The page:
Google’s effort is, in fact, just one of many that will shape the future of online privacy. Facebook, Twitter, Pinterest, your cell phone company, your internet service provider, governments, and many other entities collect a variety of data about your activities online and have a stake in defining this future. Companies and governments use this personal information for various ends, many of which are nebulous. Whether you are a casual web surfer, an inveterate digital native, or anything in between, developments in this area affect us all. How can we educate ourselves about this important issue? What can be done to identify and protect our digital personal information? How can we help shape the future of online privacy?
We hope to provide answers to these questions and have a conversation with you about your experiences. Ted Fondak, a member of ITS’s Instructional Technology team and the Help Desk Team, will host something called a Sandbox entitled “Understanding Digital Privacy” on March 15th at noon in the Sadove Sun Porch. Have you decided to escape the North Country for Spring Break but you still want to join the conversation? Despair not! Ted will host another “Understanding Digital Privacy” Sandbox on March 27th at 4:30 in the Science Aud. Still can’t attend? You’re in luck! Sandboxes are designed to be inclusive, even for people who cannot attend! We ensure that a recording of the Sandbox session, relevant materials, lists of people interested in further conversation, and opportunities to contact people are available on the Sandbox Archive page.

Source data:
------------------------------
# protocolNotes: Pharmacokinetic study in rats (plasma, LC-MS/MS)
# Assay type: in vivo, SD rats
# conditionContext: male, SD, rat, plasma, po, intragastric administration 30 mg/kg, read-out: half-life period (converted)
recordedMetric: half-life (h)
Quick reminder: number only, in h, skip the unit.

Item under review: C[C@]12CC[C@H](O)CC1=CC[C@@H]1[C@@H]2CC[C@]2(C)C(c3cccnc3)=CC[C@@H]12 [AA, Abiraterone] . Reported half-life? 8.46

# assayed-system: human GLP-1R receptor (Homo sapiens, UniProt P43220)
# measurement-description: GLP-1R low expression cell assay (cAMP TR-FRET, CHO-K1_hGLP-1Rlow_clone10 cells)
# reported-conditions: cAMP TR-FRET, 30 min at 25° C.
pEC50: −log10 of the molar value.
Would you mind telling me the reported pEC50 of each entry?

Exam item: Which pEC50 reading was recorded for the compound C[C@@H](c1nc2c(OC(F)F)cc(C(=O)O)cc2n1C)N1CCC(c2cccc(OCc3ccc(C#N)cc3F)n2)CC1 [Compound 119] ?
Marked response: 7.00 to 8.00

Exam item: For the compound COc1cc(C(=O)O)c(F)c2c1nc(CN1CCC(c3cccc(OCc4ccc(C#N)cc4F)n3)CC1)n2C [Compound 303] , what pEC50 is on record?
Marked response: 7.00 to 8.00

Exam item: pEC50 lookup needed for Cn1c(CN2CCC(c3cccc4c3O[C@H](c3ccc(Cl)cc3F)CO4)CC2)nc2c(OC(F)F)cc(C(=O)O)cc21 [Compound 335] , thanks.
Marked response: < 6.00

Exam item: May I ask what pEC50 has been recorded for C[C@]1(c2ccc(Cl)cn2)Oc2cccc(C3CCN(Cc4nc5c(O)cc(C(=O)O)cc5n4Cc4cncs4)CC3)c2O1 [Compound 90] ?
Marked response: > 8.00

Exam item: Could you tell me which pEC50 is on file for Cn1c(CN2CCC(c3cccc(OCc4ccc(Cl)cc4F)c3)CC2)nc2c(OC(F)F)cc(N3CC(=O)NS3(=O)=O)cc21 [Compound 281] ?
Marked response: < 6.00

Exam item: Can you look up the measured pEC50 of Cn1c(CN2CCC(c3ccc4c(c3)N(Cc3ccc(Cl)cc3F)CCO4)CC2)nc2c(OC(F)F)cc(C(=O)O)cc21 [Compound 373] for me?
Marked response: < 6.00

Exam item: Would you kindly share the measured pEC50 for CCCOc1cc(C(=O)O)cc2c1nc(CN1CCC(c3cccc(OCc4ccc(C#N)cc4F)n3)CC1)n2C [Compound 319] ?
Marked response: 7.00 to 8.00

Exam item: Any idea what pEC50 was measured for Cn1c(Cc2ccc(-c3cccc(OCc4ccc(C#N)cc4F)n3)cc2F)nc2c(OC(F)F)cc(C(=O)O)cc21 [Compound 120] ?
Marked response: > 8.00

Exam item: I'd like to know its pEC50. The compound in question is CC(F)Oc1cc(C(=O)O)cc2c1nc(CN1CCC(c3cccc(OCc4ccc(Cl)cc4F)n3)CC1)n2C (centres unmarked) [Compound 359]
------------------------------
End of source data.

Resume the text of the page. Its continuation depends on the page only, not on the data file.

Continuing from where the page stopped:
But what are these Sandboxes? Simply put, they are opportunities for people to connect, discuss ideas, teach, learn, share, and create. They exist to provide encounters between individuals and groups who don’t normally interact, to help us become more aware of the many common threads that connect us all. The emphasis in Sandboxes is on conversation instead of lecture, which the Sandbox Committee--comprised of ITS and Library staff--believes creates an atmosphere in which information is shared and experience is drawn upon in a democratic way. This is further reinforced by enlisting the submitters of ideas--whether they be a student, a member of the faculty, a member of the staff, an alum, or a member of another community--to actually host the Sandbox in which their idea is explored. By taking care of the logistics of hosting a Sandbox and helping hosts prepare for the Sandbox, the Sandbox Committee hopes to make sharing your ideas and connecting with people easy, stimulating, and rewarding.
If your interest has been piqued, click here to learn more about how Sandboxes work!